It was mainly about the music and just wanting to get it right.
~ Bobby Broom ~
I’ve done a lot of interviews with stellar musicians like Bobby Broom about music practice, but this was one of the coolest, not only because I’m a big fan of his, and not because he speaks so eloquently and honestly about his practice. It’s because, during the interview, there was a concept he was talking about that I didn’t understand, so he went to his office, grabbed a guitar and showed me what he was talking about. It was a complex lick and he was cold, so when he tried it, it didn’t come out so well. He did it several times over the next few minutes, and early on, he stopped, realized he was cold, and slowed WAY down. Then he nailed it. He moved up a half step and nailed it again, then put the guitar down because he’d illustrated his point. A link to the edited audio of the interview is below.
What was cool was that it showed me that going slowly in practice is a really simple, powerful idea, but one that can be difficult to actually DO, even for the best of players, like Bobby. We want everything to be up to speed right now, but our brain just doesn’t work that way. The reason it’s important to go slowly is covered in Chapters 4: Slow Down, You Move Too Fast; and 35: Playing With Time in the newly published The Practice of Practice.
Bobby Broom is a jazz guitarist you should know about. He’s a great guy, a deep thinker, and a fantastic musician, but you don’t need to take my word for it. Go see him live! His new organ trio The Bobby Broom Organi-Sation is opening for Steely Dan’s Jamalot Ever After tour this summer. Here’s the tour schedule.
He’s got a new album out this August 19 titled My Shining Hour, and the pre-release tracks I’ve heard sound great! Check out this whole catalog. My personal favorite is Broom Plays for Monk. He’s playing in an organ trio on tour, so check out the video below of another organ trio Bobby’s toured and recorded with, Deep Blue Organ Trio (Greg Rockingham(d), Chris Foreman (Hammond B3 organ), and Bobby Broom (gtr):
His latest album with that trio (Deep Blue Organ Trio) is Wonderful!, celebrating the music of Stevie Wonder. It’s been at the top of the jazz charts for a while. Musicians with more street cred than me also like his playing. Bobby Broom has played with several of the grand-masters of jazz: Sonny Rollins, Art Blakey, Miles Davis, Kenny Burrell, and a lot of others.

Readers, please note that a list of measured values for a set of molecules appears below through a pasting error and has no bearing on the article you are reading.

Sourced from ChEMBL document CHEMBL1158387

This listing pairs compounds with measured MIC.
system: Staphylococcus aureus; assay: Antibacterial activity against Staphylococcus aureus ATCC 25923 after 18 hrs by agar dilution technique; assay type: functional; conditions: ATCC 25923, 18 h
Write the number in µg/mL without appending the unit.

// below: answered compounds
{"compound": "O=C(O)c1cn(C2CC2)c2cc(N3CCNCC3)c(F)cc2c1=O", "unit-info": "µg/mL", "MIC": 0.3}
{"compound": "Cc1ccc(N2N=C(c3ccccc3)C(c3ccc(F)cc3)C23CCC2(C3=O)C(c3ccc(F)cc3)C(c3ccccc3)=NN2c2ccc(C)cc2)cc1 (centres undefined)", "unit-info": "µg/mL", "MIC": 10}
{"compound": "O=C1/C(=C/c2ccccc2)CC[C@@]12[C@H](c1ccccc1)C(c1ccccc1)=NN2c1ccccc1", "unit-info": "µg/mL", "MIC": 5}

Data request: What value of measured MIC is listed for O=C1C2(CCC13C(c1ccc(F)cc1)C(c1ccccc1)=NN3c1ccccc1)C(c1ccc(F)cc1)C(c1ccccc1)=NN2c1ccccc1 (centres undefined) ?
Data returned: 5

Bobby lives and plays in Chicago and tours nationally and internationally with his groups, including The Deep Blue Organ Trio and The Bobby Broom Trio, and he sometimes appears with other great Chicago musicians like the Pharez Whitted Sextet. Check out Bobby’s web site for more information on his upcoming shows.
Huge thanks to Bobby for taking the time to chat about practice and allowing his thoughts to be shared. Thanks so much!
Back-To-School Specials: Kindle editions only $4.99!
- Bobby Broom Trio (you should get all of them, really, but here are my favorites):
- The Deep Blue Organ Trio
Interesting/Useful stuff from the Interview:
- Wes Montgomery
- George Benson
- Sonny Rollins (info, CD, mp3)
- Miles Davis (info, CD, mp3)
- Kenny Burrell (info, CD, mp3)
- One version of the 5 fingerings for the major scale on guitar
- One of the Bobby Broom Trio gigs at Pete Miller’s (Can’t Buy Me Love plays while BB talks about the excellent album Song and Dance)
- The Green Mill
- A Tuesday gig at the Green Mill with the Deep Blue Organ Trio
- Barry Harris‘s book The Harmonic Method for Jazz Guitar (also check out his master class DVD from NYU)
- Bobby Broom’s Blog
- A Blog Supreme interview on Broom’s album Plays for Monk (with Dennis Carroll on bass and Kobie Watkins on drums)
Here’s Bobby taking a solo in the tune The Way You Look Tonight with the stellar Deep Blue Organ Trio at The Green Mill in Chicago where they play every Tuesday:
- Jazz saxophonist Sonny Rollins (thepracticeofpractice.wordpress.com)
- Raga Jazz Style (cortez.wordpress.com)